It happens to the best of us: shaky hands, sweaty palms, and a terrible feeling that you’re going to die. Phobias aren’t fun to deal with, and when you’re forced to face your fear in order to go on a fun vacation or travel for work, your week can seem that much worse.
Pteromerhanophobia, aerophobia, aviatophobia, and aviophobia are four common terms for the fear of flying. It can manifest as mere anxiety or full-blown fear that makes it impossible to even board an airplane. Anywhere from 9% to 25% of adults experience a fear of flying, depending on how the disorder is classified (what the researchers decide a “fear of flying” is versus simple anxiety, for instance) and gender; twice as many women as men are thought to be afraid of flying.
Just fifteen minutes of driving on a rural highway is as dangerous as one flight of any length, or as little as five minutes of city driving. The solution is clearly not to avoid flying, as it can often be a safer, cheaper, and more pleasant journey than driving everywhere. Instead, you have to work with yourself and show compassion towards your own anxiety.
1. Familiarize yourself with conditions.
If you’ve never flown before, or if you simply haven’t had a good experience aboard a plane, familiarize yourself with what it will be like to be on board that plane. Research how a plane works, ask people what their worst experience with turbulence has been, and look up information and support from those who also suffer from this phobia.
2. Give yourself evidence to counter the fear.
When you’re feeling afraid, one simple way of countering the fear is to keep evidence in mind. If you’ve never been aboard a plane that has crashed because you haven’t even flown before, you might not have personal evidence, but if you’ve flown at all, you now have some evidence that you walked off the plane just fine at the end of the flight. Either way, you can research statistics that tell you that one death has occurred in 16 million flights in the USA and Canada. When you feel fear, remind yourself that it’s incredibly unlikely that the worst will happen.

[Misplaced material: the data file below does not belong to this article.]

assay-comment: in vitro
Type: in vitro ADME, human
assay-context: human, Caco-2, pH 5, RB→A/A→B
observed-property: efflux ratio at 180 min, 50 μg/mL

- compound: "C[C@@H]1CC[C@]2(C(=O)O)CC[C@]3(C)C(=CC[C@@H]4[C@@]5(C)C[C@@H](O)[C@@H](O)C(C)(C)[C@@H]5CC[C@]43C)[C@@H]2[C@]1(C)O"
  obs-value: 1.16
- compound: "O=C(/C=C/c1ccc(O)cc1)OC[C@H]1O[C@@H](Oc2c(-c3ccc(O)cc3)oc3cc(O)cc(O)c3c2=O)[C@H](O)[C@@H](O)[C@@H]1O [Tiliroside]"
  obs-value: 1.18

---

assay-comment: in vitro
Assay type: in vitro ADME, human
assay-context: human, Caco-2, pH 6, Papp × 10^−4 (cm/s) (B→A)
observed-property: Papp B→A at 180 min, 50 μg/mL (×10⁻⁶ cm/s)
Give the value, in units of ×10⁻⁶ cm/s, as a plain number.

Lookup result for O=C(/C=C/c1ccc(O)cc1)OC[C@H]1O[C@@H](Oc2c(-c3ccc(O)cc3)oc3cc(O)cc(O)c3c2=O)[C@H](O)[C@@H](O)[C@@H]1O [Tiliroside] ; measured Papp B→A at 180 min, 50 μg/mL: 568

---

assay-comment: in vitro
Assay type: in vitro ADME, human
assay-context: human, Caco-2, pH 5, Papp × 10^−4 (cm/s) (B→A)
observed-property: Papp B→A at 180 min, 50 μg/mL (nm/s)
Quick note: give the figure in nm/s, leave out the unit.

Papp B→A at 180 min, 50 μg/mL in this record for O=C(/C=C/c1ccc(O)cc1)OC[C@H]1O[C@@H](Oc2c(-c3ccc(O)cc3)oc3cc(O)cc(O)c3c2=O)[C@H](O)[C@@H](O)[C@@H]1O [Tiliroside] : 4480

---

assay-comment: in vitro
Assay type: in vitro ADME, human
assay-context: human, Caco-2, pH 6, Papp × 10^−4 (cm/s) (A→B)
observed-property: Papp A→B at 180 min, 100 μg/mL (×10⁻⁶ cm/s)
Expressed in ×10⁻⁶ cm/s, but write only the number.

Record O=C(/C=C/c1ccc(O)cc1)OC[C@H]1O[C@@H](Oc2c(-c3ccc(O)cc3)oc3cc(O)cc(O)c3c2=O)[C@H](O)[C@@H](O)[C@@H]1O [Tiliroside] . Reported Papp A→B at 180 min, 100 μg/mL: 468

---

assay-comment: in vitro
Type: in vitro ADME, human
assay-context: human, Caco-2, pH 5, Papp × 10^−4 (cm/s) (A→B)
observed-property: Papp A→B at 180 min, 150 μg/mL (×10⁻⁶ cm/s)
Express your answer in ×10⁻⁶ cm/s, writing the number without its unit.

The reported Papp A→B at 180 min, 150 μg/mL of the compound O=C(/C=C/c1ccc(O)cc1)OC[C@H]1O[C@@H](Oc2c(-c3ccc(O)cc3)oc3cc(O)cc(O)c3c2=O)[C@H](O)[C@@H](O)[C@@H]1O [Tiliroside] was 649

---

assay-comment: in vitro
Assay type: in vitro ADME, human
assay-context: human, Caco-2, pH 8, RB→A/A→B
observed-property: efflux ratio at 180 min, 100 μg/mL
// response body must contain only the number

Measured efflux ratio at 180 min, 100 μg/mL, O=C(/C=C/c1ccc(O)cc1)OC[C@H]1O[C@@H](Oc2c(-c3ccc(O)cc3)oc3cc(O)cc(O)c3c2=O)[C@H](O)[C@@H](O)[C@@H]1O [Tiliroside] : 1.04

3. Take yourself elsewhere.
If you meditate, the plane is a great place to practice. Pretending you’re on a bus or in a car, with turbulence being like bumps in the road, will get your mind away from the situation, particularly if you concentrate on every detail of the car trip. Choose the car or bus you’re on and envision the seat under you, the scenery passing, the smell of fresh air from the rolled-down windows, and so on. Every sense you involve in your daydream is one not focusing on the present.
4. Educate yourself or seek help.
If these measures don’t work, consider reading some of the many excellent books or self-help courses available both online and offline to help relieve your fear of flying. A step-by-step process can help you find strength you never knew you had and fight the fear. As a last resort, be willing to consider therapy with a licensed professional. A therapist can help you deal with any past incidents that may have caused your current fears, and can work with you to teach you coping strategies for the future.
While the fear of flying is common, you don’t have to suffer yourself. By educating yourself, using evidence to counter negative thinking, or escaping from the moment, you can overcome your fears and enjoy travel without ruining your trip.